Buy 10 sets of letters that say "formerly known as" and tack them on.

I am wondering why this has come up now after so many years. Is it a deliberate sidetrack? This information has been sitting around and is pretty accessible. How long did it take for schools and streets named after Hitler or Stalin to mostly go away. Were Nixon schools changed after his impeachment? I am sure Palo Alto is not the first to face this dilemma.


14 people like this
Posted by Jerry Underdal
a resident of Barron Park
on Jan 18, 2016 at 6:59 am

Jerry Underdal is a registered user.

@just Wondering
"Why can't this be used as a learning opportunity for our kids?

It definitely should be, but please make sure that you include a discussion of the importance of the racial and ethnic prejudice that underlay everything Jordan promoted for decades in his eugenicist pseudoscience, along with his promotion of sterilization to reduce the number of "undesirables" in American society. And show how strong the flow of intellectual and technical support for Germany's promotion of "racial hygiene" was from American to German eugenicists.


Like this comment
Posted by Annette
a resident of College Terrace
on Jan 18, 2016 at 11:02 am

[Post removed.]


4 people like this
Posted by Sunshine
a resident of Barron Park
on Jan 18, 2016 at 4:57 pm

This should be regarded as a learning experience for the children in the district. Each student should be required to fully research the person their school was named after--the good, the bad, and the ugly. However all names should be left as they are. Don't waste time renaming schools.
If you do research on all famous and revered people you will find something about each one that is less than ideal.
For example, when Clinton was president many harped on and on about his less than ideal activities. However, there was a time when people allowed others to have their privacy and such foibles would have been considered his wife's problem, not grounds for impeachment. Many other presidents had a similar problem.
I think that if you look deep enough you will find that every famous (and many others too) person had something to not be proud of.
Let's celebrate famous people for what made them famous and revered and leave the other things for deeper study.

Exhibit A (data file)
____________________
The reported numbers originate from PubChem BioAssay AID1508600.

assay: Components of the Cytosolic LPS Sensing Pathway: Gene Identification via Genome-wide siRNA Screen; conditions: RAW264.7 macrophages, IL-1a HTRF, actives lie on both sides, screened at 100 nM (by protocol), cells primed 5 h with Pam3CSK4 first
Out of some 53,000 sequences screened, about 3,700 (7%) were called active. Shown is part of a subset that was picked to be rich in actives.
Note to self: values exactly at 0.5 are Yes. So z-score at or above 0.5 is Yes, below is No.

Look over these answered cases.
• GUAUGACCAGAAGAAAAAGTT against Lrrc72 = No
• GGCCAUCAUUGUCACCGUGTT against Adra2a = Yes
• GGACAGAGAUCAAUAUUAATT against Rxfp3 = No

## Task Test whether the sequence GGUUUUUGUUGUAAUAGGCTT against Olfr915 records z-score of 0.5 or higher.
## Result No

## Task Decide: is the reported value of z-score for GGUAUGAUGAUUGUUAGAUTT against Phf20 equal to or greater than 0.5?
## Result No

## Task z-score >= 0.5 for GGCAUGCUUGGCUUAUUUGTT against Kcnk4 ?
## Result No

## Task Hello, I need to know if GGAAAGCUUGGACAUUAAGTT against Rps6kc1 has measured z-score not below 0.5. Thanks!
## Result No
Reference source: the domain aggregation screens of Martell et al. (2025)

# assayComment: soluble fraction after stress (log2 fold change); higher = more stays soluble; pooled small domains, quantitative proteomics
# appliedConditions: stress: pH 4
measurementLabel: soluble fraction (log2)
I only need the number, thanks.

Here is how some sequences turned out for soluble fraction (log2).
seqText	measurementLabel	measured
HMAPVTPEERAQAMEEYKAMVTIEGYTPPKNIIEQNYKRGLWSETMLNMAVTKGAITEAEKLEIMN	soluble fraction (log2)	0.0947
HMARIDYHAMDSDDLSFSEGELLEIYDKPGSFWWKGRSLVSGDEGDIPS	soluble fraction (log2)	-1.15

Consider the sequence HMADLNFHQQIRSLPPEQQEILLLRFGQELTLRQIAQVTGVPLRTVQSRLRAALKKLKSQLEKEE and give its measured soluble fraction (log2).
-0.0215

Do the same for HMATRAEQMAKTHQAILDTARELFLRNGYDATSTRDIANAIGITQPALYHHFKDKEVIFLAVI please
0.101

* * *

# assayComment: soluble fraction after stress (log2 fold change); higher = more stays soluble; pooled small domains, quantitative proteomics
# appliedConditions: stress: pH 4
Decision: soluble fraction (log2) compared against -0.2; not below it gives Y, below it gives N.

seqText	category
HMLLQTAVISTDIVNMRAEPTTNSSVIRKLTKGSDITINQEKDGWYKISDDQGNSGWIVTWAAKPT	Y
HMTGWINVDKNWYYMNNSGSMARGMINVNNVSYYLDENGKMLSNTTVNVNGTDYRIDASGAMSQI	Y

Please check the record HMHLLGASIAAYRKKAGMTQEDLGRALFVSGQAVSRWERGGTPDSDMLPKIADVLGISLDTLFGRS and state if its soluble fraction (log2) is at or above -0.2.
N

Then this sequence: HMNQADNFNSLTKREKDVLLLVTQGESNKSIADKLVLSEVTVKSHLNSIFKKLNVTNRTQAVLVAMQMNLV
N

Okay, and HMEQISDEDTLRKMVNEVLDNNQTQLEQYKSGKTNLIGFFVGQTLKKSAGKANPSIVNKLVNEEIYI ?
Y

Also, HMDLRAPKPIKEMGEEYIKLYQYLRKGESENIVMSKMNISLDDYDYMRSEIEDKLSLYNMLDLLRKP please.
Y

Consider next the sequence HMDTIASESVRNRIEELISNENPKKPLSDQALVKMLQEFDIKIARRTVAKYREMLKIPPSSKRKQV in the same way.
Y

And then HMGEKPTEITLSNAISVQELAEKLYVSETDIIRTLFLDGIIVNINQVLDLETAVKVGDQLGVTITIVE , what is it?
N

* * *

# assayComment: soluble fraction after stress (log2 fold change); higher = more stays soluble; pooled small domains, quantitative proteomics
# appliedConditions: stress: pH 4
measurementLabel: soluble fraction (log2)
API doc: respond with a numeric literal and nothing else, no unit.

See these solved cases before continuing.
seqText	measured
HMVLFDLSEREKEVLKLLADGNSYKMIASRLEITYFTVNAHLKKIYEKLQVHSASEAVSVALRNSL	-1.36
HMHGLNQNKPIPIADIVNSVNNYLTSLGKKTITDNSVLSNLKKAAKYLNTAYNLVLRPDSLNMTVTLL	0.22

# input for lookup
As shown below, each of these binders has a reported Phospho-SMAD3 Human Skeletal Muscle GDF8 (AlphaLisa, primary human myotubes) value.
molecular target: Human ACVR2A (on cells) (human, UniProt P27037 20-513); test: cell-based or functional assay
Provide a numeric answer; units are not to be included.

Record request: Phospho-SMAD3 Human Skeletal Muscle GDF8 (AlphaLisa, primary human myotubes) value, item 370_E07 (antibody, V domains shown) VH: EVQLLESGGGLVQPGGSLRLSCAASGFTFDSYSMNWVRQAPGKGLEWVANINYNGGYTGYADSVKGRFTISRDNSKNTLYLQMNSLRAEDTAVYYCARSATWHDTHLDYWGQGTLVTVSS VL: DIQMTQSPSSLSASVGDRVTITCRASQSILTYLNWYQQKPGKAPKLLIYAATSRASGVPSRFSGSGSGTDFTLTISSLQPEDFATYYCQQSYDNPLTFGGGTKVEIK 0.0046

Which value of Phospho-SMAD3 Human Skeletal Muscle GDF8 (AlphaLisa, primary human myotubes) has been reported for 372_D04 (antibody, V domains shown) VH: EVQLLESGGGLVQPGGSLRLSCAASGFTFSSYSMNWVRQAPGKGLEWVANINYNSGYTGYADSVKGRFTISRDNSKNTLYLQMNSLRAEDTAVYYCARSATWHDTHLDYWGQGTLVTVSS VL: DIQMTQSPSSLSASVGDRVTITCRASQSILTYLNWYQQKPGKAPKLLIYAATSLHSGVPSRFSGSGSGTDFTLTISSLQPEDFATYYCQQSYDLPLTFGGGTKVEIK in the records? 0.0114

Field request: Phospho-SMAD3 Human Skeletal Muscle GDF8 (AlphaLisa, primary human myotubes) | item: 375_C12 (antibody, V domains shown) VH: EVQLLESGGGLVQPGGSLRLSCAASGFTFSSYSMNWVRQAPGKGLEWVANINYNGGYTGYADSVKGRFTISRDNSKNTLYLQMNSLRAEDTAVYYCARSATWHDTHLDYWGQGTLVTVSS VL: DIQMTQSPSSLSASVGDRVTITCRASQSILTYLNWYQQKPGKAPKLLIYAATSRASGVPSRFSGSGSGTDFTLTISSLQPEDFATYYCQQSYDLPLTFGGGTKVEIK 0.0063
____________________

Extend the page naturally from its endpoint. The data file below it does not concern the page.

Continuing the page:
6 people like this
Posted by Roger
a resident of Evergreen Park
on Jan 18, 2016 at 8:46 pm

Honestly I can think of no better name for our school than David Starr Jordan.
Without this man and his influence there would be no Pa;lo Alto.
So if we rename the school, we must consider renaming our town, and for that matter everything associated with Stanford University.
In fact why not start up a petition to get Stanford University itself to move to some other thankless town.
This whole idea has many more complications than just dollars and cents.
To compare this man to Hitler is like comparing Jesus to lucifer.


20 people like this
Posted by Jerry Underdal
a resident of Barron Park
on Jan 19, 2016 at 4:28 pm

Jerry Underdal is a registered user.

@Sunshine

I appreciate the spirit in which you offered your proposal, but I don't believe it's how we should proceed. Your suggestion is that no matter what they discovered in their research these are the school's names in perpetuity.

Here's mine, to be done whether or not the name is changed. Use direct instruction to teach them the key elements of Jordan's resume--Stanford administrator, idealistic opponent of war at a time when many of the Western powers were itching for it, and enthusiastic life-long proponent of eugenicist pseudoscience to explain the differences in life circumstances among various groups. Then have the discussion of whether he merits having a public school named for him.

The school could decide whether to do this every year or actually move to a process where what the kids decided mattered.




7 people like this
Posted by JoAnn
a resident of Ventura
on Jan 19, 2016 at 4:39 pm

Things like schools get named after people admired at the time (at least by those doing the naming). If it becomes enough of an issue for later generations, they're free to change it. I like the idea of changing the Jordan to Michael or Barbara; then they don't have to redo the t-shirts. But it might not be so bad to think a little about people we admire now and want to make a statement about. Depends on how much fuss people want to make about it.


5 people like this
Posted by outsider
a resident of Old Palo Alto
on Jan 20, 2016 at 7:46 am

roger-- Jesus was a friend of mine... Jordan was no Jesus; ) Haters should not be glorified and kids need to see that present day adults are willing to make it right. Money has been wasted on dumber things in this district for sure.

I like the idea of kids voting and almost everyone likes new designs on T shirts. How about just putting the word "not" on all the Jordan tshirts until they run out and then order new ones.


Like this comment
Posted by Roger
a resident of Evergreen Park
on Jan 22, 2016 at 3:52 pm

Outsider:
I did not say Jordan was like "Jesus" I said the comparison to Hitler was similar. Hitler was responsible for millions of innocent deaths, Jordan absolutely none.
Since Jesus is your friend though, why don't you ask him what he thinks on the matter. I bet his response is totally different from yours.
Let him without sin , cast the first stone.


4 people like this
Posted by well....maybe one murder
a resident of Stanford
on Jan 22, 2016 at 4:07 pm